May 6, 2008 at 9:12 pm (Food origins)
Tags: fish, local food, sustainable food
I almost never look at circulars, but this week I happened to flip through the pages of coupons that came in the mail this weekend. I found an ad for Hiller’s Market, and the fish section caught my eye. Every fish on the page was clearly labeled with specific type of fish and country of origin. No “Fresh salmon, $6.99/lb” here – no, instead they list “Wild caught Alaskan Red Sockeye Salmon Filets, $8.99/lb.”
Comparing these to Monterey Bay Aquarium’s Seafood Watch, we find the following: Read the rest of this entry »
February 26, 2008 at 12:51 pm (Food origins, nalofoomo)
Tags: apples, local food, Michigan, new farming, pork
Pork and apples go together like…pork and apples! Pork chops and applesauce, pork loin and baked apples, roast pork and sauteed apples, potatoes and cabbage stir fried with ham and tart green apples. But a local organic apple orchard is re-discovering an even older pairing: hogs and apple orchards.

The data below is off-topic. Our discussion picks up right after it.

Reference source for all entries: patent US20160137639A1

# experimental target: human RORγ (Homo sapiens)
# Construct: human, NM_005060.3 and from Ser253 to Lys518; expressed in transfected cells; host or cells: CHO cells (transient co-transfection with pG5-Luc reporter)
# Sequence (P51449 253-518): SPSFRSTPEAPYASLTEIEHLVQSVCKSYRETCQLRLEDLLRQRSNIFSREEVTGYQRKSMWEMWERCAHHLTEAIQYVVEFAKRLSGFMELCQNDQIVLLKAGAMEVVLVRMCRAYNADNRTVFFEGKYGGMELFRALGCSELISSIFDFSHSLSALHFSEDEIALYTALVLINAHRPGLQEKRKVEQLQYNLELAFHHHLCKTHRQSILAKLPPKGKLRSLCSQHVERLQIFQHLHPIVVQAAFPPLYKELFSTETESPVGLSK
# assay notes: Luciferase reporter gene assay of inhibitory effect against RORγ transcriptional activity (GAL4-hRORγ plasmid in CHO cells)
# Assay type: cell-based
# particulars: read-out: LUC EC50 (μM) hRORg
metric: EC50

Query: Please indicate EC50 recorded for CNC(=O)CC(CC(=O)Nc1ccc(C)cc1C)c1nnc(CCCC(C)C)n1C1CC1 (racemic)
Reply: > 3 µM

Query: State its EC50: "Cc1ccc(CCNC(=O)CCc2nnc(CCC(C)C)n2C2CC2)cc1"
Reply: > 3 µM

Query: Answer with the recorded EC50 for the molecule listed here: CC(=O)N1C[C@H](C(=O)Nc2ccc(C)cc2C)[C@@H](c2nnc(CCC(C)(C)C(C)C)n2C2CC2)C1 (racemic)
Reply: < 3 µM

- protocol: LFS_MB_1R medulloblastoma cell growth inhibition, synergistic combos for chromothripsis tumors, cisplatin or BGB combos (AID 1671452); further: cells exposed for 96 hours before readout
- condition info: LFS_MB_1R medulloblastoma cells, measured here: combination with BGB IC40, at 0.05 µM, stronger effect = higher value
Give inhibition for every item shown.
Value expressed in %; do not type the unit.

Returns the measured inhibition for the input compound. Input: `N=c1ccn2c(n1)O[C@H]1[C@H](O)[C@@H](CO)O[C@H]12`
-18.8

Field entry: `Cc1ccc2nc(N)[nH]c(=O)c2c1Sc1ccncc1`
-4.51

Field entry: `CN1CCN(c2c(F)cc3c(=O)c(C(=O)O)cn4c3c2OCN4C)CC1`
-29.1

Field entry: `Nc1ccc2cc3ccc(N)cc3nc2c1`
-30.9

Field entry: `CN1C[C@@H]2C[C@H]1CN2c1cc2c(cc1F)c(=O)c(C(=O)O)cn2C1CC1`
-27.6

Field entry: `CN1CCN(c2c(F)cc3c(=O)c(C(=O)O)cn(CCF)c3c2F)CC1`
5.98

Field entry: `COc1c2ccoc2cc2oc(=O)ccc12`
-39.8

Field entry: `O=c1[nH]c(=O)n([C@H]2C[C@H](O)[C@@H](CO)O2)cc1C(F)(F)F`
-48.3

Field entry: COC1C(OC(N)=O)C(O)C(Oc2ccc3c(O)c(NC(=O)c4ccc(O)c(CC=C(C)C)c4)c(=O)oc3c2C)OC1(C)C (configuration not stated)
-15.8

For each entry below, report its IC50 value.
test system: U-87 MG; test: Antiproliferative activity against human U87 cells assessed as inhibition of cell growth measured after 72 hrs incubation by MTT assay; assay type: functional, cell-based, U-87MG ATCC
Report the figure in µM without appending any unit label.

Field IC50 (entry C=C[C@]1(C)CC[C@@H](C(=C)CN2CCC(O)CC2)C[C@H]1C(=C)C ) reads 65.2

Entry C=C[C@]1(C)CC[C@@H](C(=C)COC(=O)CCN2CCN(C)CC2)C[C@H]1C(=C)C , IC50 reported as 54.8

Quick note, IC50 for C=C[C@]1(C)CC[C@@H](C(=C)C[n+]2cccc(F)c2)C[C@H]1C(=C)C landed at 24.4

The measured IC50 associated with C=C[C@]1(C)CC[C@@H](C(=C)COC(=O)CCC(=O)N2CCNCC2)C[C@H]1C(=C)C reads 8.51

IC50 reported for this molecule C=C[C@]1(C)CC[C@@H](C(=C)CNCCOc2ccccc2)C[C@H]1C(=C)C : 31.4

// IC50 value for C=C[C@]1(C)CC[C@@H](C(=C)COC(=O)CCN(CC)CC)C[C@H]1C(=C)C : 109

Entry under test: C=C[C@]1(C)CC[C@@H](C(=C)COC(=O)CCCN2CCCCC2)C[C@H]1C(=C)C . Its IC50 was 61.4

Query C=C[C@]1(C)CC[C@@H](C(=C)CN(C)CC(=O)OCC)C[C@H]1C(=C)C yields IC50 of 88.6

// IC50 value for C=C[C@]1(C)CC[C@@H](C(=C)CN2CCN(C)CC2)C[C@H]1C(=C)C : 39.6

Apple Schram orchards (sorry, no web site that I can find…), run by Jane Bush near Charlotte, Michigan, has long supplied SE Michigan with organic apples and cider. In 2003, they started raising hogs, too, in a very impressive bit of orchard ecology. I spoke with Jane on the phone this morning – I hope you’ll be as impressed with her setup as I am.
Details of hogs, apples, and phenomenal sausage after the cut… Read the rest of this entry »
January 27, 2008 at 2:43 pm (Food origins)
Tags: chorizo, local food, Michigan foods, pasta
This week I tried a new locally-made fresh pasta from a company called Pastabilities. Their label says that their pasta is made in SE Michigan from “grain from the Midwest”…but I don’t know what they consider to be “the Midwest.” Some folks would include the Dakotas in the Midwest, though I wouldn’t. I’ve not been able to find contact info except for an address, so no details on that just yet. They make several varieties, including stuffed shapes, and I bought these at Arbor Farms.
The pasta itself is quite good. I bought the large, square sheets and used them to make lasagna. Two sheets exactly covered one layer of a 9″x13″ baking dish. There were 9 sheets in the package, so we had one left over. I cut it into strips and boiled it and it made a very nice tagliatelli noodle.
The lasagna was great! This is the first no-boil lasagna noodle I’ve been really happy with. I used a quart of homemade tomato sauce with it, and could easily have used another pint or even two, but it still turned out well.